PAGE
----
Metallic-ceramic crown

What is the metallic-ceramic crown?

The metallic-ceramic crown is made of two parts: a metallic frame and a ceramic layer which covers it. The crown is fixed on the dental prosthetic pillar, so that only the part covered by ceramic is visible. It is a highly resistant work providing a natural aspect due to the ceramic layer. Unfortunately, once the time passes, the gum has the tendency to draw back, so, at a certain point, a unpleasant darker line will appear under the gum. This is why the metallic-ceramic crown is recommended for the works performed in the cheek bones’ lateral areas.

Which are the advantages of metallic-ceramic crowns?

Firstly, these crowns are perfectly biocompatible and highly resistant in terms of mechanical strength. Also, they are characterized by high durability in time, including here the colour of the dental work. They are extremely competitive from aesthetical point of view.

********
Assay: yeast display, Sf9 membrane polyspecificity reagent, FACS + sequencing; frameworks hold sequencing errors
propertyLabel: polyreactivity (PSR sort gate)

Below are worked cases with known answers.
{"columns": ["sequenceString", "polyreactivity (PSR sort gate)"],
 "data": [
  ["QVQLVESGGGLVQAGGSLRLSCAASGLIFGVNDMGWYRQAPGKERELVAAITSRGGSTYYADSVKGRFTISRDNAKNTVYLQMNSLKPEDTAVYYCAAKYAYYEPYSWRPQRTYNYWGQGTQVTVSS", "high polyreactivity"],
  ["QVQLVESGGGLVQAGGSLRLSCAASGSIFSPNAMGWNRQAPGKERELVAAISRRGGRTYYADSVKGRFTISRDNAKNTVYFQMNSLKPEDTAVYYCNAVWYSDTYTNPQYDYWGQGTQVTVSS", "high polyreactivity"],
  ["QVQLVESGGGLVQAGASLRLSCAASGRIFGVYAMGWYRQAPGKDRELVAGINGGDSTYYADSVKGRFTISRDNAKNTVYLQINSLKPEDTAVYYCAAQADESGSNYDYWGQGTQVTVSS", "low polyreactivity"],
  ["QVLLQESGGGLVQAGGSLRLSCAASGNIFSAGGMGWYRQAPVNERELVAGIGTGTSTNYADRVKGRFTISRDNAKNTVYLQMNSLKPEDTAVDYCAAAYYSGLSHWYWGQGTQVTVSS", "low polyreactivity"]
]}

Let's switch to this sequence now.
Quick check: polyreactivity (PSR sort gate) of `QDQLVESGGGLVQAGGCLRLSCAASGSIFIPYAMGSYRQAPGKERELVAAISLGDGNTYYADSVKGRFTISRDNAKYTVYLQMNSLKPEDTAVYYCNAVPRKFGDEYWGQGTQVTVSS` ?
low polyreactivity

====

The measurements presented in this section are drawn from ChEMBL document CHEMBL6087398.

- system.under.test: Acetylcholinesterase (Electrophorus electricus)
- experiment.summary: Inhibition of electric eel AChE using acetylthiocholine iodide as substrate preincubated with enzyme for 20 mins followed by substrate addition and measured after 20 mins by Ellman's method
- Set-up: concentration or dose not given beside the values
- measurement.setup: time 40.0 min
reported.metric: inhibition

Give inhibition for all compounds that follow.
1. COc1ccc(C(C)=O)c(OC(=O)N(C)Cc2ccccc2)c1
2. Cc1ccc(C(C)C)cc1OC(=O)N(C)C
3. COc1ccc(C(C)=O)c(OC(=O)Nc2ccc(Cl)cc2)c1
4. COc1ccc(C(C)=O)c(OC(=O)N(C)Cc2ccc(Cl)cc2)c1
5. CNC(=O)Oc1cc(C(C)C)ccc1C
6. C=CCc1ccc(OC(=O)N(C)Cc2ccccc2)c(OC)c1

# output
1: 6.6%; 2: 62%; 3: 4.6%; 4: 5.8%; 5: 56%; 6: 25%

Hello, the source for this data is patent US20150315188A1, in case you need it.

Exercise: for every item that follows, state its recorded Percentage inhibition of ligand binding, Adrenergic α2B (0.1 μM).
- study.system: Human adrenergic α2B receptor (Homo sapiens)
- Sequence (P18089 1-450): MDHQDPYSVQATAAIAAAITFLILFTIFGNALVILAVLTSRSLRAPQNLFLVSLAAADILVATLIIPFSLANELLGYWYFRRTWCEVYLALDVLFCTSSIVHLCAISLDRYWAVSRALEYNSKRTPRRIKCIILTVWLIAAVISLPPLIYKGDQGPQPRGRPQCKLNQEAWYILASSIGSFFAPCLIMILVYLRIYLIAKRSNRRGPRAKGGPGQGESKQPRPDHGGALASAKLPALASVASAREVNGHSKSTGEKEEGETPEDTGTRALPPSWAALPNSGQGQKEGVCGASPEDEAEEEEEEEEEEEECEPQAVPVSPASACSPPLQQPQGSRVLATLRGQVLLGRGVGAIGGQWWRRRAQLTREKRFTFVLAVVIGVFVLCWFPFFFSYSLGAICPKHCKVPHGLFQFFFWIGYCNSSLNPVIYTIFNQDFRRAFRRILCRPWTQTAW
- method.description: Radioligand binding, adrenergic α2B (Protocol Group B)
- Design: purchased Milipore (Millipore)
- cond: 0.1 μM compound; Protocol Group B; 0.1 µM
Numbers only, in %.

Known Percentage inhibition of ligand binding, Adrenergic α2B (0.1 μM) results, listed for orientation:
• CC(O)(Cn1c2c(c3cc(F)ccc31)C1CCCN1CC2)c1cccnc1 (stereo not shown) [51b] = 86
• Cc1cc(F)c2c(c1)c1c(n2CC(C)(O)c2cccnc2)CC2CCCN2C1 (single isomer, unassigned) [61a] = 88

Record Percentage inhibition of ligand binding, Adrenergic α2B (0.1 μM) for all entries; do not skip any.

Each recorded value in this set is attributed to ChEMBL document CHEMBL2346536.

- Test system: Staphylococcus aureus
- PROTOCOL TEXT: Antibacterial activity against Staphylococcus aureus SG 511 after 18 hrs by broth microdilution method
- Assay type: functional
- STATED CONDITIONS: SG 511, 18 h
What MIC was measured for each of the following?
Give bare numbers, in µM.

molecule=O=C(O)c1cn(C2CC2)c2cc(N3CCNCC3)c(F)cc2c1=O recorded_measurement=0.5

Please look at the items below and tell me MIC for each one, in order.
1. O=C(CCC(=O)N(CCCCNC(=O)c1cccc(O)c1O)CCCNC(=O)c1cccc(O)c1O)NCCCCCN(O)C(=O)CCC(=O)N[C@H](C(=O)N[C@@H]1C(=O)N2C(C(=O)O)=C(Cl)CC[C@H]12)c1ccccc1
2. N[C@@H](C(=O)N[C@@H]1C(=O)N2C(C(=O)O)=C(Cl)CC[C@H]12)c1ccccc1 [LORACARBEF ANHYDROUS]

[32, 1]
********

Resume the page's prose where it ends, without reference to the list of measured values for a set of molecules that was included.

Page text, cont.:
Which are the disadvantages of the metallic-ceramic crowns?

A darker line will always appear under the ceramic layer due to the metallic frame.

The tooth will undergo serious treatments before assembling the crown, such as the pulp tissue rejection and teeth grinding to allow fixing the crown.

How does the metallic-ceramic crown assembly take place?

This is a complex work which requires several treatment sessions. For the beginning, the teeth are grinded and printed and the imprint(s) is/are sent to the dental technician’s laboratory.

Based on the imprint, the technician makes the metallic frame which provides the resistance of the prosthetic work.

The metallic frame is then sent to the dentist who tests it and takes a new sample from the patient.

During the following treatment session, the new dental crowns will be fixed on the teeth which have been previously grinded.
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